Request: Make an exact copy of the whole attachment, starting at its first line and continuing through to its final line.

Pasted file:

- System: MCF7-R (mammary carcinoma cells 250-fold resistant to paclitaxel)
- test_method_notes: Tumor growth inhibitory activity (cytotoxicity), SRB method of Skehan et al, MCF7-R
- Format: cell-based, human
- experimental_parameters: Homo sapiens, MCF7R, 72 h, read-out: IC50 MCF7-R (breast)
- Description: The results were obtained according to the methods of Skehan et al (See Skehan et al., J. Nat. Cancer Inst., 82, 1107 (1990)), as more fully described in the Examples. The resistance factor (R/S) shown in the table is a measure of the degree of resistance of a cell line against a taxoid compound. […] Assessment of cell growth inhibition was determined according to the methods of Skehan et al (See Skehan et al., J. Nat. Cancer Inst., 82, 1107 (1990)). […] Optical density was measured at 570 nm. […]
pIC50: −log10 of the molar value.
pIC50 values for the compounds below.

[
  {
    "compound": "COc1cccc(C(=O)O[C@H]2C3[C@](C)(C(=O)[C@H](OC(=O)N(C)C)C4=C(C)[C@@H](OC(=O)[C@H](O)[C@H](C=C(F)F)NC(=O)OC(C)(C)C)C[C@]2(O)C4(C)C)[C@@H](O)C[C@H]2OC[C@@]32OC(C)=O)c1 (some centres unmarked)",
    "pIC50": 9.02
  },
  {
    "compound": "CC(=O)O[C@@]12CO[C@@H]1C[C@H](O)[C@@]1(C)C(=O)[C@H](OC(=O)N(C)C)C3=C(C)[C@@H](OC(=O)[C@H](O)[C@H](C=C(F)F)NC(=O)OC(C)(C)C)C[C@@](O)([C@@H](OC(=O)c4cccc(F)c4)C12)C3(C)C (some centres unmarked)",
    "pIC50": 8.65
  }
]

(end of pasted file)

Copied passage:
- System: MCF7-R (mammary carcinoma cells 250-fold resistant to paclitaxel)
- test_method_notes: Tumor growth inhibitory activity (cytotoxicity), SRB method of Skehan et al, MCF7-R
- Format: cell-based, human
- experimental_parameters: Homo sapiens, MCF7R, 72 h, read-out: IC50 MCF7-R (breast)
- Description: The results were obtained according to the methods of Skehan et al (See Skehan et al., J. Nat. Cancer Inst., 82, 1107 (1990)), as more fully described in the Examples. The resistance factor (R/S) shown in the table is a measure of the degree of resistance of a cell line against a taxoid compound. […] Assessment of cell growth inhibition was determined according to the methods of Skehan et al (See Skehan et al., J. Nat. Cancer Inst., 82, 1107 (1990)). […] Optical density was measured at 570 nm. […]
pIC50: −log10 of the molar value.
pIC50 values for the compounds below.

[
  {
    "compound": "COc1cccc(C(=O)O[C@H]2C3[C@](C)(C(=O)[C@H](OC(=O)N(C)C)C4=C(C)[C@@H](OC(=O)[C@H](O)[C@H](C=C(F)F)NC(=O)OC(C)(C)C)C[C@]2(O)C4(C)C)[C@@H](O)C[C@H]2OC[C@@]32OC(C)=O)c1 (some centres unmarked)",
    "pIC50": 9.02
  },
  {
    "compound": "CC(=O)O[C@@]12CO[C@@H]1C[C@H](O)[C@@]1(C)C(=O)[C@H](OC(=O)N(C)C)C3=C(C)[C@@H](OC(=O)[C@H](O)[C@H](C=C(F)F)NC(=O)OC(C)(C)C)C[C@@](O)([C@@H](OC(=O)c4cccc(F)c4)C12)C3(C)C (some centres unmarked)",
    "pIC50": 8.65
  }
]